Production Slows For Plastics Intermediates - ACS Publications

Production of their enduse products, mainly various fabricated plastics and ... for the two aromatic intermediates increase because of the rise in ben...
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Production Slows For Plastics Intermediates As growth in economy slackens and exports ease, demand declines for vinyl chloride, styrene, and toluene diisocyanate Bruce F. Greek, C&EN Houston

Producers of vinyl chloride, styrene, and toluene diisocyanate (TDI) are having the year they reluctantly expected. Production of their enduse products, mainly various fabricated plastics and elastomeric items, will be down. Profits from making and selling the intermediates also likely will fall, even as prices for the two aromatic intermediates increase because of the rise in benzene prices. The lowered production and profitability result from a maturing of the recovery after the recession. The general economy has slowed substantially in its growth, and this is reflected in housing and transportation, segments of the consumer products industry that require large shares of the production of these plastics intermediates. Next year, minor improvement in demand for these intermediates has been forecast as a result of expected slight economic improvement. If this forecast proves to be accurate, production of the three major volume intermediates could return to the level of 1984, with the possible exception of TDI. Although production of TDI will recover somewhat, it will be hurt by increasing shifts toward another isocyanate—p,p'm e t h y l e n e diphenyldiisocyanate (MDI)—which also is used in making polyurethanes. Export losses, however, could limit the production gains of these intermediates.

These changes in production, which are expected as a result of changes in foreign trade, cloud forecasts. For example, exports of these plastics intermediates, especially styrene, were expected to decline more this year than they have so far. Styrene exports held up early in 1985 because of startup difficulties at some of the new foreign plants. As these difficulties are overcome and as production nears a level needed to meet demands for their local consumption, foreign buying from U.S. sources will decline more. Plant use could decline unless some of the presently operating capacity is shut down. Because some plants have been shut down for long periods and a few plants have been scrapped, a drop in capacity seems likely to occur if export markets keep declining. Consequently, the list of players in this scenario for styrene, TDI, and vinyl chloride will change by the end of this decade. For details of the near-term outlook for styrene, TDI, and vinyl chloride, please see the following pages.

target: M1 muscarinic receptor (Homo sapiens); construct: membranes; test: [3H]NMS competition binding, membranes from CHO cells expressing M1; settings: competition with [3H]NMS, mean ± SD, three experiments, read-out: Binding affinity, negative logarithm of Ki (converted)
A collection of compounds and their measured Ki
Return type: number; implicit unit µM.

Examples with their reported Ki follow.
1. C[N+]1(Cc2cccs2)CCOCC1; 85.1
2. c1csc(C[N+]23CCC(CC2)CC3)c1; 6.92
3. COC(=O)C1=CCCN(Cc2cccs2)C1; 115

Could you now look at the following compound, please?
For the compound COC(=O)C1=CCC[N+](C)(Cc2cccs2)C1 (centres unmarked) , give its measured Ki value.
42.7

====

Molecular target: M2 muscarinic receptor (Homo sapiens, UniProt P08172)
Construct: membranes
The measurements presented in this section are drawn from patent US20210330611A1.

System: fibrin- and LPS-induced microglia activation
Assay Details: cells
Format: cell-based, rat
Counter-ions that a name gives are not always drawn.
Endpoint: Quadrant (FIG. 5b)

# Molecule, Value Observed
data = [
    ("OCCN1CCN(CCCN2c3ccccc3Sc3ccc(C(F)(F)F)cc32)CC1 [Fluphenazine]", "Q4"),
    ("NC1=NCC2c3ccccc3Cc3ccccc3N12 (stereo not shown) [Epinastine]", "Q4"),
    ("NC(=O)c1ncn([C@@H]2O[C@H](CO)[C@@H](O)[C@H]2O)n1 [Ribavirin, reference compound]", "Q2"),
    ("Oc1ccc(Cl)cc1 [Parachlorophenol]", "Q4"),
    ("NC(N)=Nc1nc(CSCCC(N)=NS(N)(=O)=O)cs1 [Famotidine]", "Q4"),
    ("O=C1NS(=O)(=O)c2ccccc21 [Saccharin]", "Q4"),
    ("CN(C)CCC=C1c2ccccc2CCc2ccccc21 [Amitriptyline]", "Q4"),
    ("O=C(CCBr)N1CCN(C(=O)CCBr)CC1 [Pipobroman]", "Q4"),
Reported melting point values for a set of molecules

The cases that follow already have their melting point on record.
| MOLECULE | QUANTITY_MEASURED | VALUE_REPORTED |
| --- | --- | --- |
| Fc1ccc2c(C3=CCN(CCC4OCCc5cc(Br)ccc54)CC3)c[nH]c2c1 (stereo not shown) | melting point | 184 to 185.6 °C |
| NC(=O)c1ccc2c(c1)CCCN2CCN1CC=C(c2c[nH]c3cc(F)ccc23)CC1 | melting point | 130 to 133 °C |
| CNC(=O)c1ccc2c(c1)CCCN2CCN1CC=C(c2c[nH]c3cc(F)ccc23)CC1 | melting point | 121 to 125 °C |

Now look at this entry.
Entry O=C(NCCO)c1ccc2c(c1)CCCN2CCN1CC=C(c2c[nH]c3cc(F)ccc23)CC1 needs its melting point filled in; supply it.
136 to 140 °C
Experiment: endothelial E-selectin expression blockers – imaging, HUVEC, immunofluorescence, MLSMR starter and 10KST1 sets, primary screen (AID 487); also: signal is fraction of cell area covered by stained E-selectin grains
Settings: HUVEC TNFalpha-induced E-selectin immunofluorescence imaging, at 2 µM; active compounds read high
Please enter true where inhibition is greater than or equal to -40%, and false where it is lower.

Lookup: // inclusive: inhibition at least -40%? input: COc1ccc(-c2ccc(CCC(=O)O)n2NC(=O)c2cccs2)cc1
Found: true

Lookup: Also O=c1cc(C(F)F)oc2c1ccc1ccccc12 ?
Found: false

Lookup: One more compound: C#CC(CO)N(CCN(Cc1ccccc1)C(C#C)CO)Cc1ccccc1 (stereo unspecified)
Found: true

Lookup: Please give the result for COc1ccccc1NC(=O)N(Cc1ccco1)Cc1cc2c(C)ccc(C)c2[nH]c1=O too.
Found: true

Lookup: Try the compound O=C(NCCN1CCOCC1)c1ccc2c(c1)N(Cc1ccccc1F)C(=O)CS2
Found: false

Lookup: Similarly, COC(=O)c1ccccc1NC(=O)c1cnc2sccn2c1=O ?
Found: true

Longer term, the outlook for these plastics intermediates will mirror the recent past, reflecting quite closely economic conditions as they affect sales of autos, houses, furniture, packaging, and consumer disposables. Domestic consumption of these intermediates likely will trend higher as a function of the general growth in the gross national product. However, production will not necessarily follow domestic consump-

Key Chemicals tion. Exports of these intermediates have accounted for a significant part of their production, whereas imports have been small. Exports now are declining as a result of new plants coming on stream in various parts of the world. Imports, at least for styrene, are growing rapidly. The net change in exports over imports for all of these plastics intermediates could reduce production in spite of gains in domestic consumption.

Plant utilization falls in 1985 Production as % of nameplate capacity 100 90 80 70 60 0 1983


Vinyl chloride



84 Styrene





Toluene diisocyanate

Sources: International Trade Commission, C&EN estimates

September 16, 1985 C&EN


Key Chemicals CH 9 =CHCI

Vinyl Chloride • Demand down • Capacity lower • Prices weak PRODUCTION/CAPACITY Billions of tons 11 Production Capacity 3 10 9

6 0

r i i i ill 1983



a First quarter; includes some shut-down capacity.

MAJOR PRODUCERS Dow Chemical, Formosa Plastics, Georgia-Gulf, B. F. Goodrich, PPG Industries

HOW MADE Dehydrochlorination of ethylene dichloride made by reacting chlorine with ethylene

MAJOR DERIVATIVES (U.S.) Vinyl polymers nearly